A Ramblers Guide to Brockwood Park

By Brian McKillop

One of the gardeners, Mark Apted

Situated on 40 acres of historic estate, the sumptuous grounds of Brockwood Park continue to preserve a stately legacy dating back to the 17th century. Tended by two full-time gardeners, the grounds are maintained throughout the year with the assistance of mature students and visiting guest helpers to the school.

The path from the Main School to the Centre

The parkland, meadows and plantations have been periodically designed over the centuries and offer a striking ornamental patchwork that bewitches at every turn. The unique gardens maintain a number of traditional features typical of a country estate.

The Walled Vegetable Garden

The exquisite walled garden and the aptly named ‘ha- ha’ ditch are two such examples. The former surrounds and protects the vegetable patch wherein are found the nourishing provisions which sustain the students and staff of Brockwood Park School; the latter acts to ensure the unbroken view from school to nearby parkland.

Adopting an organic approach to cultivation, which encourages responsible ecology and sustainable living, the grounds at Brockwood are conserved without the use of chemicals or weed killers. Everything here is hand-tended and heavy machinery is reduced to a minimum. The duties of maintenance follow the rhythmic cycle of the seasons from aerating and scarifying the lawns in spring to trimming and weeding in early summer. With the onset of autumn come the labours of leaf fall and in winter, following pruning, the requirements of landscaping and planting ready the soil for the return of spring.

The Forest Garden

Following the weaving trail of woodchip and pebbled paths one comes upon the beautiful Rose Garden with its central arbour and impressive pergola. Herein is to be found an herbaceous area designed for relaxation and aesthetic appreciation. The Rose Garden is popular with students as a space for learning and dialogue as well as inspiration and silent contemplation. Here it is that Care of the Earth classes are carried out and where one will discover an enchanting forest garden yielding a bountiful harvest of edible fruits. Not far from the Rose Garden is the Sunken Garden, which hosts a wonderful wildlife pond where students and guests may come and meditate amidst some magnificent magnolias.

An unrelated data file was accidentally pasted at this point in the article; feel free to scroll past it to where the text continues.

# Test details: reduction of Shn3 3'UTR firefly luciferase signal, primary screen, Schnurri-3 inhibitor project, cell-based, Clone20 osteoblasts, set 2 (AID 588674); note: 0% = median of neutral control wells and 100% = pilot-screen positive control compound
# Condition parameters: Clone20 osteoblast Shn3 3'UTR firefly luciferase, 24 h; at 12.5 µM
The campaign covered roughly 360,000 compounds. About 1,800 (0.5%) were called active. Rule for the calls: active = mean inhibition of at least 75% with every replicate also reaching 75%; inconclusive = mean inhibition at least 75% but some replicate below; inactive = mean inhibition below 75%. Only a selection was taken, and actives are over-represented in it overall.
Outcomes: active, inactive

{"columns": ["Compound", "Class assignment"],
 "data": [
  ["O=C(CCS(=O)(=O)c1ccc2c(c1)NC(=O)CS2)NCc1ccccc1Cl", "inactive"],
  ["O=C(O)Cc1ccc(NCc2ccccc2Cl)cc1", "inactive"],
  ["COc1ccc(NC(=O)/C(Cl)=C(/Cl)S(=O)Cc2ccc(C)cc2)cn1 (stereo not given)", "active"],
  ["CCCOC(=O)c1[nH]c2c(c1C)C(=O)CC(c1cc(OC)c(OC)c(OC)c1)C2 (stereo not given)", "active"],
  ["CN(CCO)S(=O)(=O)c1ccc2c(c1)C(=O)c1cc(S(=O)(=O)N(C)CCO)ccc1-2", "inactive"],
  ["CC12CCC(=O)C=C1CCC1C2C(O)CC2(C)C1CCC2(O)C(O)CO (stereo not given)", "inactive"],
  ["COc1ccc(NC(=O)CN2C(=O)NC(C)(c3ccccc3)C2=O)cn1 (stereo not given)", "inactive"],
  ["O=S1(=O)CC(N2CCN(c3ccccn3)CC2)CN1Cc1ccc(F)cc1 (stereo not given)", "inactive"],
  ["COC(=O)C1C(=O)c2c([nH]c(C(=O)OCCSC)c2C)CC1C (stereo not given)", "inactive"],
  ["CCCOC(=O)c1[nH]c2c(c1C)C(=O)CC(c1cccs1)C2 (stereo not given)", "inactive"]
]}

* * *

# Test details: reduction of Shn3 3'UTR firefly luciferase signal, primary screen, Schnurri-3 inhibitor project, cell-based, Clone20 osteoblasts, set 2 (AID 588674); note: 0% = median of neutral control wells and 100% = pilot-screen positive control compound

View of the South Lawn and Brockwood Park School

Located on the eastern side of the school is the South Lawn, spotted with wizened walnut trees and dominated by a large majestic cedar, which has graced the grounds for countless years. Crossing the South Lawn and passing by the neighbouring sports pitches we come upon the peaceful parkland where languid sheep graze and laze among the mighty chestnuts.

Inside the Grove

Beyond this lies the lush hush of the Grove, a thatch of trees and shrubbery carpeted with petals and fallen leaves, a veritable tree museum whose rich grandeur floods and dazzles the urban eye. Various flora and fauna abound, from azaleas and rhododendrons to loping rabbits and busy squirrels. The grounds staff work tirelessly to erect and maintain nests in order to encourage the stay of various birds, from swifts and swallows to homing house martins.

Logs in front of the Plantation
The Plantation area, a later addition to the grounds, is a haven of native plants brought in to complement the plethora of exotics planted in the past.

The Centre apple orchard

Beyond that lies the warm burnished brickwork of the Krishnamurti Centre, an architectural gem surrounded by an apple orchard and a network of nut trees. Here the weary rambler can rest awhile and pause to wonder on the mystery of these marvellous grounds.



Apple trees in front of the Centre Quiet Room

Students talking together in the Rose Garden

The Grove Gate